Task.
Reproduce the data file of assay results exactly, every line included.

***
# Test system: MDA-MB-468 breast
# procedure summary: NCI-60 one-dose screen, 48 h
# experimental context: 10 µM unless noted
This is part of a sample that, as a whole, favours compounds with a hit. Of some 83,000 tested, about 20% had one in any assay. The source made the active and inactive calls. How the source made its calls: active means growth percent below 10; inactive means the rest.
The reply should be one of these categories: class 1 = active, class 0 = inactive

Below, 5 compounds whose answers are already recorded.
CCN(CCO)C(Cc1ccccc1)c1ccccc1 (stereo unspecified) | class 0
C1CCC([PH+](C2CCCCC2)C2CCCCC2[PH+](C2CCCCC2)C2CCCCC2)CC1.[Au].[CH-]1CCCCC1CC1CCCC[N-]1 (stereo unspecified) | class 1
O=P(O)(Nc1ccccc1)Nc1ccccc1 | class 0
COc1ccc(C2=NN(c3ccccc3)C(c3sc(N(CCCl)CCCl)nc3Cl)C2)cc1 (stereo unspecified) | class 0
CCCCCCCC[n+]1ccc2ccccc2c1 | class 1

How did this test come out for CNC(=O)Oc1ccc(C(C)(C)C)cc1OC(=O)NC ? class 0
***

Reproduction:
# Test system: MDA-MB-468 breast
# procedure summary: NCI-60 one-dose screen, 48 h
# experimental context: 10 µM unless noted
This is part of a sample that, as a whole, favours compounds with a hit. Of some 83,000 tested, about 20% had one in any assay. The source made the active and inactive calls. How the source made its calls: active means growth percent below 10; inactive means the rest.
The reply should be one of these categories: class 1 = active, class 0 = inactive

Below, 5 compounds whose answers are already recorded.
CCN(CCO)C(Cc1ccccc1)c1ccccc1 (stereo unspecified) | class 0
C1CCC([PH+](C2CCCCC2)C2CCCCC2[PH+](C2CCCCC2)C2CCCCC2)CC1.[Au].[CH-]1CCCCC1CC1CCCC[N-]1 (stereo unspecified) | class 1
O=P(O)(Nc1ccccc1)Nc1ccccc1 | class 0
COc1ccc(C2=NN(c3ccccc3)C(c3sc(N(CCCl)CCCl)nc3Cl)C2)cc1 (stereo unspecified) | class 0
CCCCCCCC[n+]1ccc2ccccc2c1 | class 1

How did this test come out for CNC(=O)Oc1ccc(C(C)(C)C)cc1OC(=O)NC ? class 0